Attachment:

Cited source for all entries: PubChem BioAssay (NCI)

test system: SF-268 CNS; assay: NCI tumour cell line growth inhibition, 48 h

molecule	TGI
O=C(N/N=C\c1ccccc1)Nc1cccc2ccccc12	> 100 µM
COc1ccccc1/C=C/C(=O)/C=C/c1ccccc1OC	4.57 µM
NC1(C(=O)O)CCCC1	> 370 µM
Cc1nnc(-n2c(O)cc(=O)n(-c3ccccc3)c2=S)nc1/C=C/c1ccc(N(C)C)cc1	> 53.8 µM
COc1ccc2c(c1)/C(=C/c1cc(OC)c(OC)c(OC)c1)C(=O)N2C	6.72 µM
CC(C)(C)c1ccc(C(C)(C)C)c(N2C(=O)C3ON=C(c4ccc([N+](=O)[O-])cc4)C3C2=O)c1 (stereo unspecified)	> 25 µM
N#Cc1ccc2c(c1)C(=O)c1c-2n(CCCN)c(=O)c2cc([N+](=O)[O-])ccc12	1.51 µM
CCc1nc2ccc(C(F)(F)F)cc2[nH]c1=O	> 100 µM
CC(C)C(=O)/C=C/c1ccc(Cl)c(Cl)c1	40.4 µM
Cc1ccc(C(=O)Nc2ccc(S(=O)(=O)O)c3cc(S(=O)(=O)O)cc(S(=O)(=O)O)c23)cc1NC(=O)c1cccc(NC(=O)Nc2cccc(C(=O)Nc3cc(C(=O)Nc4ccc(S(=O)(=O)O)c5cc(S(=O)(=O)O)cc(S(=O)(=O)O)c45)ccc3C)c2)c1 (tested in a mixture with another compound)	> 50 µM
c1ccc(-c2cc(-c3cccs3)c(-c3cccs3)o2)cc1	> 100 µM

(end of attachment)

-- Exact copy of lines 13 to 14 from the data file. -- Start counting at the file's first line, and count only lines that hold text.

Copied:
Cc1ccc(C(=O)Nc2ccc(S(=O)(=O)O)c3cc(S(=O)(=O)O)cc(S(=O)(=O)O)c23)cc1NC(=O)c1cccc(NC(=O)Nc2cccc(C(=O)Nc3cc(C(=O)Nc4ccc(S(=O)(=O)O)c5cc(S(=O)(=O)O)cc(S(=O)(=O)O)c45)ccc3C)c2)c1 (tested in a mixture with another compound)	> 50 µM
c1ccc(-c2cc(-c3cccs3)c(-c3cccs3)o2)cc1	> 100 µM